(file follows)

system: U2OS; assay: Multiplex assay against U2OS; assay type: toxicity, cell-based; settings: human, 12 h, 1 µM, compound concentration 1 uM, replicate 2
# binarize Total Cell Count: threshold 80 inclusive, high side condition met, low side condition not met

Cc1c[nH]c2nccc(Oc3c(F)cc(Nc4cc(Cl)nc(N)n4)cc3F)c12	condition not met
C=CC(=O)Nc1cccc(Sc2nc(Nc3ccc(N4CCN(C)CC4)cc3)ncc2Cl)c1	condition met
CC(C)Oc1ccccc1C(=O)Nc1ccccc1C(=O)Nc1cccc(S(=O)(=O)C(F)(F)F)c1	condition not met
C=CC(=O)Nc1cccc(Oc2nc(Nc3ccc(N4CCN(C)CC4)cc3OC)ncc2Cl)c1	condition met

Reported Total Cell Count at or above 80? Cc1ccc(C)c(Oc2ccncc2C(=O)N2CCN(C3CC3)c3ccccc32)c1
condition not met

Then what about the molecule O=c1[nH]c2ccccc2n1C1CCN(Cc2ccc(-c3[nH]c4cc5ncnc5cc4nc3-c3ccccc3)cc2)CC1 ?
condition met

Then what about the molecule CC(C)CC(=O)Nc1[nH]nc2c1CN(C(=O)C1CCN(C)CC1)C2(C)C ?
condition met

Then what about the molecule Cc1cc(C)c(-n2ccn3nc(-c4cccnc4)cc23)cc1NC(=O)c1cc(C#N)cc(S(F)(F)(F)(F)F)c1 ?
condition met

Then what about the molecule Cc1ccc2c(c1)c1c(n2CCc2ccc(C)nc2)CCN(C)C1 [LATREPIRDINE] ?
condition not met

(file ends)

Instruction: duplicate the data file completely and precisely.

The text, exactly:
system: U2OS; assay: Multiplex assay against U2OS; assay type: toxicity, cell-based; settings: human, 12 h, 1 µM, compound concentration 1 uM, replicate 2
# binarize Total Cell Count: threshold 80 inclusive, high side condition met, low side condition not met

Cc1c[nH]c2nccc(Oc3c(F)cc(Nc4cc(Cl)nc(N)n4)cc3F)c12	condition not met
C=CC(=O)Nc1cccc(Sc2nc(Nc3ccc(N4CCN(C)CC4)cc3)ncc2Cl)c1	condition met
CC(C)Oc1ccccc1C(=O)Nc1ccccc1C(=O)Nc1cccc(S(=O)(=O)C(F)(F)F)c1	condition not met
C=CC(=O)Nc1cccc(Oc2nc(Nc3ccc(N4CCN(C)CC4)cc3OC)ncc2Cl)c1	condition met

Reported Total Cell Count at or above 80? Cc1ccc(C)c(Oc2ccncc2C(=O)N2CCN(C3CC3)c3ccccc32)c1
condition not met

Then what about the molecule O=c1[nH]c2ccccc2n1C1CCN(Cc2ccc(-c3[nH]c4cc5ncnc5cc4nc3-c3ccccc3)cc2)CC1 ?
condition met

Then what about the molecule CC(C)CC(=O)Nc1[nH]nc2c1CN(C(=O)C1CCN(C)CC1)C2(C)C ?
condition met

Then what about the molecule Cc1cc(C)c(-n2ccn3nc(-c4cccnc4)cc23)cc1NC(=O)c1cc(C#N)cc(S(F)(F)(F)(F)F)c1 ?
condition met

Then what about the molecule Cc1ccc2c(c1)c1c(n2CCc2ccc(C)nc2)CCN(C)C1 [LATREPIRDINE] ?
condition not met